Milk paint is a non-toxic, water based paint with pigment added for color. You can make it yourself (online tutorials abound for this) or purchase one of the many brands available on the market today. It comes in powder form and has an almost forever shelf life as long as it is not mixed. To use you just mix it with water according to the manufacturers instructions. I love to breath new life into old picture frames with milk paint. You can get a multitude of interesting effects layering different colors or lightly sand each layer to create a distressed look. You can even create that ultra in vogue crackled paint look by using a specially formulated additive such as Old Fashioned Milk Paint’s Antique Crackle. For the ones pictured, I simply sanded some old frames, added a couple layers of milk paint, then finished with pure tung oil mixed with mineral spirits. For solid coverage and for paint to adhere to non porous surfaces, most companies sell a bond to mixed with the milk paint. I personally like to experiment and there are a multitude of online resources to research before you even lift the brush. Have fun with it!
Spruce up an old window frame and turn it into art. Discarded windows are great finds at flea markets, yard sales and thrift stores. Photographer Ruth Rosenfeld of Georgetown, Colorado took this curved Victorian window and used it to frame four of her own photographs of doorways and windows from around town. From one pane to multiple paned windows, the creative possibilities are endless. You will need an old window frame, photograph/s, paint (if you plan on painting your frame) and wood or cardboard. Choose a favorite photograph and have it printed to the size of your window pane. Slide the photograph into window, then apply glue to edges of your wood/cardboard cut-out and attach to frame behind photograph to hold into place.
Rubberized tool box liners are great for preventing tools from sliding around in your tool box. That is until they pick up the inevitable dust and dirt blowing around in your workshop. Liners quickly loose their grip and slide around themselves. Here is a great hack to keep your tools in place by YouTube’s Gearmo Auto. For this tool box liner hack, use rubberized undercoating or truck bed coating and follow Gearmo’s instructions.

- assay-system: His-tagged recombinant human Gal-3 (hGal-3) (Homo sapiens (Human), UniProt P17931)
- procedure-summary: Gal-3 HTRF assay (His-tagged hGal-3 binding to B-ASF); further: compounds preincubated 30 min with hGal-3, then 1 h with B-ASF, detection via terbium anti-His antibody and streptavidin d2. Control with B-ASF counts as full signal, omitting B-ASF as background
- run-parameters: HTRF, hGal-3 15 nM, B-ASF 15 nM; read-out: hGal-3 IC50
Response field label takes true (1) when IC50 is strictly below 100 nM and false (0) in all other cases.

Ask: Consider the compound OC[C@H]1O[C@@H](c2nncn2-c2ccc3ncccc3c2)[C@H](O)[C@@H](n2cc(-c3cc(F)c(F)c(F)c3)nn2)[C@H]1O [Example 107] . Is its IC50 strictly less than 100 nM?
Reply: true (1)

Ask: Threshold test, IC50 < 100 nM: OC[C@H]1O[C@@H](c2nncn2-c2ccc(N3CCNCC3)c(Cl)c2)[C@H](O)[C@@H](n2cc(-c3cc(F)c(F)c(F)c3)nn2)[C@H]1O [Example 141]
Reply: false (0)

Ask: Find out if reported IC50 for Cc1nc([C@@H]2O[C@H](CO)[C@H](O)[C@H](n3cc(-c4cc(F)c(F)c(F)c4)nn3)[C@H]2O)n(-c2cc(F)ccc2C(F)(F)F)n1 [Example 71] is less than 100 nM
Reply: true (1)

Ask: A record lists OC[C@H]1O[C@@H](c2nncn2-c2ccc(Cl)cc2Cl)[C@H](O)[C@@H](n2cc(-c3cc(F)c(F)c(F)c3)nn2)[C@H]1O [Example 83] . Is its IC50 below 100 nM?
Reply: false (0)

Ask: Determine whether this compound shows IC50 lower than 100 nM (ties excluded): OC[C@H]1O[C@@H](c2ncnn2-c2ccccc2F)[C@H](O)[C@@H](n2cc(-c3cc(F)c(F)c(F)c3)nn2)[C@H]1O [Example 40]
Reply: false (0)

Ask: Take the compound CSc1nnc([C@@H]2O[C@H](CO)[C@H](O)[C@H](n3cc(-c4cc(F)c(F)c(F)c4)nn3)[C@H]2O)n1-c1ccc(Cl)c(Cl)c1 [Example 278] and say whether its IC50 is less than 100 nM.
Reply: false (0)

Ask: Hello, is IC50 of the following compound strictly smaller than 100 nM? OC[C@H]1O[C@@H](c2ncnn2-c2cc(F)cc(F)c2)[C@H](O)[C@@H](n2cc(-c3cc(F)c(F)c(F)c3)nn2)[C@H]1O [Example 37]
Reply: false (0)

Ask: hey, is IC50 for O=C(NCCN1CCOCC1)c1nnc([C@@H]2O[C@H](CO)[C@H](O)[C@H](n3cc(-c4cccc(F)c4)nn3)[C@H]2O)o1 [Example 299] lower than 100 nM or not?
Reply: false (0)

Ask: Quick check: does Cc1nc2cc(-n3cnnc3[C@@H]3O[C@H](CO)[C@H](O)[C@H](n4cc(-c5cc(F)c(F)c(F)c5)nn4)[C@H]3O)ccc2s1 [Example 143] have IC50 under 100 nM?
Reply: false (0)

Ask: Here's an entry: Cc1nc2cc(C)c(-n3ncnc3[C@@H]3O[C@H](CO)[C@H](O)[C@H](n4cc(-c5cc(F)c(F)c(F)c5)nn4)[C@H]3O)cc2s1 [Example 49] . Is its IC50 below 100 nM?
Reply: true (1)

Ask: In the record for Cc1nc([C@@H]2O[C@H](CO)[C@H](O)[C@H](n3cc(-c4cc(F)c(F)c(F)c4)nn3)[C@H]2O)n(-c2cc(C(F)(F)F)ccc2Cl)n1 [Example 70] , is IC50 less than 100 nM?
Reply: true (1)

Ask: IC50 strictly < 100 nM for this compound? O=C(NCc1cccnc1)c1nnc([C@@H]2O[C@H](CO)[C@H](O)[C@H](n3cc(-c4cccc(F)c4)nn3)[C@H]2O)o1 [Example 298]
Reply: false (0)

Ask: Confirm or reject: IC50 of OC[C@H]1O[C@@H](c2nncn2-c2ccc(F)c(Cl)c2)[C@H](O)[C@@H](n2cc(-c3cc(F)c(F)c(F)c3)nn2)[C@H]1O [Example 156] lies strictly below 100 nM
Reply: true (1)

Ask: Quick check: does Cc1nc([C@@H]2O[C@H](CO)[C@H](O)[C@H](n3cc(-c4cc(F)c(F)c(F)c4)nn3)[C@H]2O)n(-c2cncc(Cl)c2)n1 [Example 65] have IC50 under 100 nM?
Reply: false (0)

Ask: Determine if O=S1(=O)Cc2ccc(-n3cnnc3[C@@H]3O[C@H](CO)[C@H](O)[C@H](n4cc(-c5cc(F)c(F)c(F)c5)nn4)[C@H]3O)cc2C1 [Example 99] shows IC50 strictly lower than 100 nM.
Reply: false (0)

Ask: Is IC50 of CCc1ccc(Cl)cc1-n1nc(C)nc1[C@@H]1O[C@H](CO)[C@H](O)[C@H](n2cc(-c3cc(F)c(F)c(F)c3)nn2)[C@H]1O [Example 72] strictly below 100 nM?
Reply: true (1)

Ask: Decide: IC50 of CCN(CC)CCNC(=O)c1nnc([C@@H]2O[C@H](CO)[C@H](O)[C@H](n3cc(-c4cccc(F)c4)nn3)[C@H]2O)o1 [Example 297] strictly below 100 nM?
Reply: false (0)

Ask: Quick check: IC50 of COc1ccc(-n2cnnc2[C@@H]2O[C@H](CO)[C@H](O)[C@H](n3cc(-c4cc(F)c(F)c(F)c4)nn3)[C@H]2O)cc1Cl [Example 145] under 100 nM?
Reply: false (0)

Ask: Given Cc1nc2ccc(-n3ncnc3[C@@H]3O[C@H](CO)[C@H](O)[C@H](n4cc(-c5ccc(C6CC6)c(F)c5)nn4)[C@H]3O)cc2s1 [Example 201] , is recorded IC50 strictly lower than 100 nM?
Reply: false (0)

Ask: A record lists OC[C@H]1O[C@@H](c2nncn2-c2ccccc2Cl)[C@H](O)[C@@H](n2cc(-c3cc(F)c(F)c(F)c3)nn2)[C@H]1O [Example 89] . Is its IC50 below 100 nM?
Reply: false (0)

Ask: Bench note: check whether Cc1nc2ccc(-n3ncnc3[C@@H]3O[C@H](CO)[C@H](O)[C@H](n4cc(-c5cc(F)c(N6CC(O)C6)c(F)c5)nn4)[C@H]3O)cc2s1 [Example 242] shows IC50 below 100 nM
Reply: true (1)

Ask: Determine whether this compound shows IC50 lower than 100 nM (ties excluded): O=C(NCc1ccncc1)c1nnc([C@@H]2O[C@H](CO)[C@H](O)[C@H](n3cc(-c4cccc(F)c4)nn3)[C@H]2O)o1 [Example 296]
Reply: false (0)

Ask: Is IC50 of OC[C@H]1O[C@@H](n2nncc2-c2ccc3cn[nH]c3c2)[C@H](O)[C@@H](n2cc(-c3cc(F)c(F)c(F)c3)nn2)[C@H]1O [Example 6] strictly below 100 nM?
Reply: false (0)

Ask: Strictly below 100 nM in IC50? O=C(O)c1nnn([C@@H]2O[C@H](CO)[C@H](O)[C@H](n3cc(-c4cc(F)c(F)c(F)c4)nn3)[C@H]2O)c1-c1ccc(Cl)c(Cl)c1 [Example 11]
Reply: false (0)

When my partner brought home two old rusted, smelly trunks and I refused to let him bring them in the house, he made lemons out of lemonade, and made me happy in the end. I would have never thought to transform an old trunk into an outdoor planter, but that is exactly what he did. In our case he mounted each chest to a wooden platform (which is optional). Otherwise, just fill the chest up with dirt and plant your favorite perennials, annuals or make a trunk herb garden, whatever you prefer.
Have trouble judging how far to pull into the garage so you don’t hit the wall or stick out? Here’s an easy fix for that. Use a tennis ball to park the car. Well not literally, but as a parking guide in the garage. Park your car at just the right spot, then attach a tennis ball to some twine and hang it from ceiling so when you pull in, the tennis ball hits your windshield at that sweet spot of perfect parking.
Trick out your ride with this up-cycled shell casing valve cap hack. This clever hack is perfect for the monetarily challenged who like to ride in style. YouTube’s Kipkay walks us through each step in this DIY tutorial. You will need recycled 45 caliber shell casings, hot glue and valve caps. Heat up your glue gun and start your engines!
Author:Marilyn Cortez Phone: 956-587-1633 Dated: October 9th 2018 Views: 370 About Marilyn: Always ahead of the highly competitive RGV real estate market, Marilyn Cortez is a Spanish speaking ...
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Always ahead of the highly competitive RGV real estate market, Marilyn Cortez is a Spanish speaking native of the Rio Grande Valley. Born and raised in Mission, Marilyn is committed to her clients, and is recognized as a Top Agent in the Greater McAllen Real Estate area, and within Keller Williams Realty. Since the start of her Real Estate career in 2007, she has sold over 40 million dollars of real estate. Known by her fellow real estate agents to be hardworking, honest, dedicated and motivated, Marilyn is knowledgeable in all areas of Real Estate and has built her business on results, with more than 70% of her clients being repeat clients.